THE brains behind the Bush Administration must be otherwise occupied these days. How else to explain the President's recent public displays of grasping at straws? Telling an increasingly skeptical nation to trust his instincts on elevating his devoted personal lawyer to the highest court in the land was akin to saying "trust me, I know what I'm doing in Iraq" or "trust me, everything's under control after Katrina and Rita."
Honestly, where is Karl Rove or Karen Hughes when we need them? The mastermind of the President's stunning rise from failed businessman with a pedigree to head of the free world is busy trying to save his own neck. He's up to his eyeballs in a developing scandal that involves exposing a CIA operative to teach her anti-administration spouse a lesson. In between multiple grand jury appearances, Karl could hardly be expected to proofread every Oval Office script.
Then there's the formidable Ms. Hughes, the President's chief Texas confidante and born-again cheerleader. In between traveling far and wide to patronize Arab audiences she is supposed to be charming, the woman can hardly be expected to run interference for a bungling boss back home.
But someone with even half a brain in the Bush circle of cherished cronies needs to nix a slippery suggestion by the commander in chief that the military should take a greater role in responding to homeland disasters. The very idea that the Pentagon would expand its job description from fighting wars to resolving any homeland crises from natural disasters to man-made ones should make the skin crawl on every freedom-loving American.
But there was Mr. Bush, in his common man attire of rolled-up shirt sleeves, ruminating about letting the military loose on its own people. He dropped the little jack-boot nugget in a post-Katrina speech meant to deflect attention from the incompetence of the federal government in responding to the natural disaster days after the fact.
If the military can get the job done on American soil lickety-split, why shouldn't it be allowed to do so? Congress ought to think about amending a law that restricts the homeland role of federal troops, he opined, as visions of army tanks rolling through American cities danced in our heads.
The Posse Comitatus Act of 1878 was passed as a sane response to the huge buildup of federal troops in the South during Reconstruction. The 127-year-old law that restricts the military to its core competency of waging war and defending the nation - not acting as police at home - is as relevant now as it was 127 years ago.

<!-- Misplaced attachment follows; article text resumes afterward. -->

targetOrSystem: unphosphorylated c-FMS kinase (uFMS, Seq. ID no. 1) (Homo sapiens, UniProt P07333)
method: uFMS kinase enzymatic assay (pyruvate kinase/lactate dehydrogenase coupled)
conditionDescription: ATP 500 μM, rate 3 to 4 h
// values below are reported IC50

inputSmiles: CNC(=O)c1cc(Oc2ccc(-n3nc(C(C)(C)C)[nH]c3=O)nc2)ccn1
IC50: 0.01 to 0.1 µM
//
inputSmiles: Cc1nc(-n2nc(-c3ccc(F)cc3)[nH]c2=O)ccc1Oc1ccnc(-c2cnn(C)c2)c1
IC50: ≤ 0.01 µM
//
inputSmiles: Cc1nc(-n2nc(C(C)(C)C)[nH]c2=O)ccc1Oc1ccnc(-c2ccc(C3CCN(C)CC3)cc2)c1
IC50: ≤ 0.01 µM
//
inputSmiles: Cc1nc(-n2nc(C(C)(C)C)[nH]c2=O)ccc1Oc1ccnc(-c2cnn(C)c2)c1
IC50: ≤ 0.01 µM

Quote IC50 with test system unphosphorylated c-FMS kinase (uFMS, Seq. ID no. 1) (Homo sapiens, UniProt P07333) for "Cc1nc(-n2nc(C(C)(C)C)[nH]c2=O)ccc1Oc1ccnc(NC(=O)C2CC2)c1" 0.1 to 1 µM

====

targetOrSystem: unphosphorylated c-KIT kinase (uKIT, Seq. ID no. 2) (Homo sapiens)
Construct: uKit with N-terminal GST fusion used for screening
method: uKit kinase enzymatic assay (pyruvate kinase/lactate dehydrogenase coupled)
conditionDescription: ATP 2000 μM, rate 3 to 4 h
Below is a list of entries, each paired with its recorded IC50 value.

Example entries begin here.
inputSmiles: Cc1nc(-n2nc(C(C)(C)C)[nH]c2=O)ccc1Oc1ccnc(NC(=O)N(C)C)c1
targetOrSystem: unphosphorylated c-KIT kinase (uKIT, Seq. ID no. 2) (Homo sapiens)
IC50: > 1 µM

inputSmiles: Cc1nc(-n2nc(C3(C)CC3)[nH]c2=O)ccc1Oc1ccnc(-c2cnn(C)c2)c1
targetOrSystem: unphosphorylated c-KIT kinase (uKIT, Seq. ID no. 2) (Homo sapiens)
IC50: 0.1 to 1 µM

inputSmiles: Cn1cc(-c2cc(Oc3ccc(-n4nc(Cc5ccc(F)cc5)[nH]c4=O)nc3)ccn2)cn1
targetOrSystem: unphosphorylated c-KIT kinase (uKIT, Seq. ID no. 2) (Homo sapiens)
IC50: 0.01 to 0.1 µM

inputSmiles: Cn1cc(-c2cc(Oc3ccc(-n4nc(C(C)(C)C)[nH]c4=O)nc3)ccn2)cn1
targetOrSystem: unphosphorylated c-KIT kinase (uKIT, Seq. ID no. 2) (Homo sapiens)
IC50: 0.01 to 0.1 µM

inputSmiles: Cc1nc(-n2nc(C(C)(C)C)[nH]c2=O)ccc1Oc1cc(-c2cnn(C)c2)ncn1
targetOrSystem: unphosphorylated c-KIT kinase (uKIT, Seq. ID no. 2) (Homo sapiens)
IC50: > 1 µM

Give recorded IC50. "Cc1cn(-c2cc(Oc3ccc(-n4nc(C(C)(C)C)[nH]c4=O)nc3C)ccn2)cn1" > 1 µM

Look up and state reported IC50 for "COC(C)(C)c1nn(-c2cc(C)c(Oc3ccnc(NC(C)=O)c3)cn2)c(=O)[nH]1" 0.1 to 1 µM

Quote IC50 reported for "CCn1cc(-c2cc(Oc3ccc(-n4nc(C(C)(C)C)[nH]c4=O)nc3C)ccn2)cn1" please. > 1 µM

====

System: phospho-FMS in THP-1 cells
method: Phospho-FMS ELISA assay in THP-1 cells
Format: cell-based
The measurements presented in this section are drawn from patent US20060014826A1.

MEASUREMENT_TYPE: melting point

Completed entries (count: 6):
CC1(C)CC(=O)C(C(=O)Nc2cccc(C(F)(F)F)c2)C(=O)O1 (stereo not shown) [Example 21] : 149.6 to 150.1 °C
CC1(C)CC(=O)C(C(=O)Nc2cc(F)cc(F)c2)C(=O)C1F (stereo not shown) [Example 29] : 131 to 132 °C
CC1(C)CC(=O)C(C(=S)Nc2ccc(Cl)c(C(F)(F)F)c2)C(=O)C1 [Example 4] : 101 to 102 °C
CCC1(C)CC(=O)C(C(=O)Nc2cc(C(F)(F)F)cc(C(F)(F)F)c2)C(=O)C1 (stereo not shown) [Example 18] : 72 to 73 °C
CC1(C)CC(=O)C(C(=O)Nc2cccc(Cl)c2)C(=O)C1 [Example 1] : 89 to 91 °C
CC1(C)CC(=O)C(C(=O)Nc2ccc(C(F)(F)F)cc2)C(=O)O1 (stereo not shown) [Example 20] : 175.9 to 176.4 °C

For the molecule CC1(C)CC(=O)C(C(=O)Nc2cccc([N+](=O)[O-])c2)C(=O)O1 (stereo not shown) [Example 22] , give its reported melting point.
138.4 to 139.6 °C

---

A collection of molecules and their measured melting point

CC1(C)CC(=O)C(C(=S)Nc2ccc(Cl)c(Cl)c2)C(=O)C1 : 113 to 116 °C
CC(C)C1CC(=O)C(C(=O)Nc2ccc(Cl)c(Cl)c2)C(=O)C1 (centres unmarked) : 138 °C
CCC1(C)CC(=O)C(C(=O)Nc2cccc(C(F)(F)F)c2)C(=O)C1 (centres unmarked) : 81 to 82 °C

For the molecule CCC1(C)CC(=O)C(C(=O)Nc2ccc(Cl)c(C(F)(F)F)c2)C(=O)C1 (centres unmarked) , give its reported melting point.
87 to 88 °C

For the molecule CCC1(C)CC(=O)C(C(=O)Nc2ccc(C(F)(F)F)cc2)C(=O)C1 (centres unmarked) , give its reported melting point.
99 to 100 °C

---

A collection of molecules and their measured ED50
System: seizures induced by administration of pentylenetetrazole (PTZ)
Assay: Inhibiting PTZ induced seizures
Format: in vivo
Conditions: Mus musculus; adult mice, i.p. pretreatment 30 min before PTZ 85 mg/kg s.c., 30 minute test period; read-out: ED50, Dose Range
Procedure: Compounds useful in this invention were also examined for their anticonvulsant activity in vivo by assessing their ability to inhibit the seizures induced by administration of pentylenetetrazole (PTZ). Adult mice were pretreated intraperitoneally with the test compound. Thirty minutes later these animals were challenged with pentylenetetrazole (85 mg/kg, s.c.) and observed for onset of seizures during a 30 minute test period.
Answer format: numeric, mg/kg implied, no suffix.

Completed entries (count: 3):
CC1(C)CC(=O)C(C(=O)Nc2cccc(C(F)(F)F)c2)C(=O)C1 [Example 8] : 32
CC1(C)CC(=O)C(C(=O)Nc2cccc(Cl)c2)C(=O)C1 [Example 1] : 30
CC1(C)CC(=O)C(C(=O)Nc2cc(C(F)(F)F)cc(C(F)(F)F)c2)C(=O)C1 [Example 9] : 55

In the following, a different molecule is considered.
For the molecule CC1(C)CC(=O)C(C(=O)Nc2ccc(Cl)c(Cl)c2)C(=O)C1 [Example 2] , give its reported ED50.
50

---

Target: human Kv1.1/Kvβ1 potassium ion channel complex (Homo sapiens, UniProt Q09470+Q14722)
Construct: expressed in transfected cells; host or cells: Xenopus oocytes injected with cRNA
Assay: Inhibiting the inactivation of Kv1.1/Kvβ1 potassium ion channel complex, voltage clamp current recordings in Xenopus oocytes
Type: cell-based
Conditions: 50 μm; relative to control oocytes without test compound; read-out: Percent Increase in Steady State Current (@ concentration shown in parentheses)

Soldiers who are trained to kill should not cross into civilian activities like law enforcement even in a domestic disaster the size of Katrina. Congress must resist any political pressure to consider inflating the authority of active duty forces even after such catastrophic events. Federalizing a disaster response on American soil is a dangerous proposition fraught with fearful scenarios, not the least of which is abuse of power.
Where does one draw the line on using military force in a national crisis? And how easily can jurisdictional boundaries be blurred? What constitutes a national disaster worthy of troop intervention on Main Street? Could unwieldy war protesters converging on Washington be controlled by armed infantrymen and tanks? Would a hostile strike by thousands of factory workers be enough to call out the military?
Under Posse Comitatus, active duty military can act in a variety of support functions to offer disaster relief, from providing logistics to distributing humanitarian aid. But first-responders to homeland security must be civilian-led: police officers, firefighters, medical and rescue crews, and, if necessary, the citizen soldiers of the National Guard.
Not to worry, assures the President even as the military crafts a plan to organize specially trained and equipped active-duty armed forces to respond immediately to national disasters in ostensibly supporting roles with the Nation Guard.
Everything is under control, say Dubya's preoccupied handlers, even as their charge nudges the nation into a scary place with greater military authority at home.